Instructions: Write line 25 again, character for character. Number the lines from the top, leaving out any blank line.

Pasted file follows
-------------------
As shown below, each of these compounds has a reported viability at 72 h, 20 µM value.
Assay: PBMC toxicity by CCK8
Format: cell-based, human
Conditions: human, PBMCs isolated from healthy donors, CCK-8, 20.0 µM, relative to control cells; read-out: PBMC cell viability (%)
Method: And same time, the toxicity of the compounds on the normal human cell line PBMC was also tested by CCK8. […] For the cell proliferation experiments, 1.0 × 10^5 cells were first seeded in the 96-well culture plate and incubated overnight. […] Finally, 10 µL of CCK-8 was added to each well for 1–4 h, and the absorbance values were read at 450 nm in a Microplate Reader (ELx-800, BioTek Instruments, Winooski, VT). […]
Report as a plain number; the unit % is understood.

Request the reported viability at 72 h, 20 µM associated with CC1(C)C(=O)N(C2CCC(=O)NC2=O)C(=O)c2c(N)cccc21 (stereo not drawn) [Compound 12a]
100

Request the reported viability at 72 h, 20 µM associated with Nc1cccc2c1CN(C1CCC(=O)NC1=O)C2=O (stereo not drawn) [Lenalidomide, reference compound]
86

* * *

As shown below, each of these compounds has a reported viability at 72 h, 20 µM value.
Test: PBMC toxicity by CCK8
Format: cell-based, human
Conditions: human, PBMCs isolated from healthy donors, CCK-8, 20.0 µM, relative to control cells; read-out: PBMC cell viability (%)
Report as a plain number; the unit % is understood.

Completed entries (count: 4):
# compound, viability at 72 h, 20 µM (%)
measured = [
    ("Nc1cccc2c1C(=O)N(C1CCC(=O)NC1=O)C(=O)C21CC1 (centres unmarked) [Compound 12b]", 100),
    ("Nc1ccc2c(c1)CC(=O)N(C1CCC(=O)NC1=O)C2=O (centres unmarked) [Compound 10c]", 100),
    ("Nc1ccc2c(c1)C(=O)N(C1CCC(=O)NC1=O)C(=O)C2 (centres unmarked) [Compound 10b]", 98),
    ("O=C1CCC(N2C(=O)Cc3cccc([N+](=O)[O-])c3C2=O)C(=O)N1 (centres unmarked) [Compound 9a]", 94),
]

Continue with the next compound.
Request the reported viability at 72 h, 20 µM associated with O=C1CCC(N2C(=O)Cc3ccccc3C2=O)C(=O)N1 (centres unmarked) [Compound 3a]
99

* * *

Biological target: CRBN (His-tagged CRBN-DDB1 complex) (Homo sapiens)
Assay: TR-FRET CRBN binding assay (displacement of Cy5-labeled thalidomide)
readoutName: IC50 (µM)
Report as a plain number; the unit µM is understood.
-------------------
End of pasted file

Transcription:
Continue with the next compound.